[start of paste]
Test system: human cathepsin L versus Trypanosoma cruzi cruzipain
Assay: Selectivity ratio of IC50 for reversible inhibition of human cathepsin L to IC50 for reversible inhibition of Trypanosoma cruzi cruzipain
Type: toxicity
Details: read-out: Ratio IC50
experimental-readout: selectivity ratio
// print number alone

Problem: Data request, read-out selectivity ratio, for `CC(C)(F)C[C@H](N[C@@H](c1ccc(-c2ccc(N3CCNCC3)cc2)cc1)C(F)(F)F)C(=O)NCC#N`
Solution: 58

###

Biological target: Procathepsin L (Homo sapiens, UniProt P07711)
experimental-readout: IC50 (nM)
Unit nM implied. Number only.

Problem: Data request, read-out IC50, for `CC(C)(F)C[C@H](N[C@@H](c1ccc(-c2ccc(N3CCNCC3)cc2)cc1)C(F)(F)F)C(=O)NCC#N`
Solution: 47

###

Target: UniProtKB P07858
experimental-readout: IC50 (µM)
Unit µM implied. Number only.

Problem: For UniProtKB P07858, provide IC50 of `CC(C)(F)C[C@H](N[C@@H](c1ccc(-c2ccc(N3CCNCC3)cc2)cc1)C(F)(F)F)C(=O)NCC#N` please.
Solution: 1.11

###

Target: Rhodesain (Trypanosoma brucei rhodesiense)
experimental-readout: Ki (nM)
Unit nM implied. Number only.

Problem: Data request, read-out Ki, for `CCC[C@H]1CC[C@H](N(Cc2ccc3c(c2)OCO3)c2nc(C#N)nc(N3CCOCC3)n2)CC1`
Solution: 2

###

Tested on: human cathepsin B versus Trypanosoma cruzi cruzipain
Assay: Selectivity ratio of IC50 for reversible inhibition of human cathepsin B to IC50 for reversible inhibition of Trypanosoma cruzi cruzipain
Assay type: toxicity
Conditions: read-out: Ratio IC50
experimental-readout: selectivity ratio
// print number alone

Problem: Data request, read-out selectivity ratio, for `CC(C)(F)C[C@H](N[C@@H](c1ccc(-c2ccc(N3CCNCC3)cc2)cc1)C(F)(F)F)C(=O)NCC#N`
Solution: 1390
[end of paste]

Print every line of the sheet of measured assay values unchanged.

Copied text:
Test system: human cathepsin L versus Trypanosoma cruzi cruzipain
Assay: Selectivity ratio of IC50 for reversible inhibition of human cathepsin L to IC50 for reversible inhibition of Trypanosoma cruzi cruzipain
Type: toxicity
Details: read-out: Ratio IC50
experimental-readout: selectivity ratio
// print number alone

Problem: Data request, read-out selectivity ratio, for `CC(C)(F)C[C@H](N[C@@H](c1ccc(-c2ccc(N3CCNCC3)cc2)cc1)C(F)(F)F)C(=O)NCC#N`
Solution: 58

###

Biological target: Procathepsin L (Homo sapiens, UniProt P07711)
experimental-readout: IC50 (nM)
Unit nM implied. Number only.

Problem: Data request, read-out IC50, for `CC(C)(F)C[C@H](N[C@@H](c1ccc(-c2ccc(N3CCNCC3)cc2)cc1)C(F)(F)F)C(=O)NCC#N`
Solution: 47

###

Target: UniProtKB P07858
experimental-readout: IC50 (µM)
Unit µM implied. Number only.

Problem: For UniProtKB P07858, provide IC50 of `CC(C)(F)C[C@H](N[C@@H](c1ccc(-c2ccc(N3CCNCC3)cc2)cc1)C(F)(F)F)C(=O)NCC#N` please.
Solution: 1.11

###

Target: Rhodesain (Trypanosoma brucei rhodesiense)
experimental-readout: Ki (nM)
Unit nM implied. Number only.

Problem: Data request, read-out Ki, for `CCC[C@H]1CC[C@H](N(Cc2ccc3c(c2)OCO3)c2nc(C#N)nc(N3CCOCC3)n2)CC1`
Solution: 2

###

Tested on: human cathepsin B versus Trypanosoma cruzi cruzipain
Assay: Selectivity ratio of IC50 for reversible inhibition of human cathepsin B to IC50 for reversible inhibition of Trypanosoma cruzi cruzipain
Assay type: toxicity
Conditions: read-out: Ratio IC50
experimental-readout: selectivity ratio
// print number alone

Problem: Data request, read-out selectivity ratio, for `CC(C)(F)C[C@H](N[C@@H](c1ccc(-c2ccc(N3CCNCC3)cc2)cc1)C(F)(F)F)C(=O)NCC#N`
Solution: 1390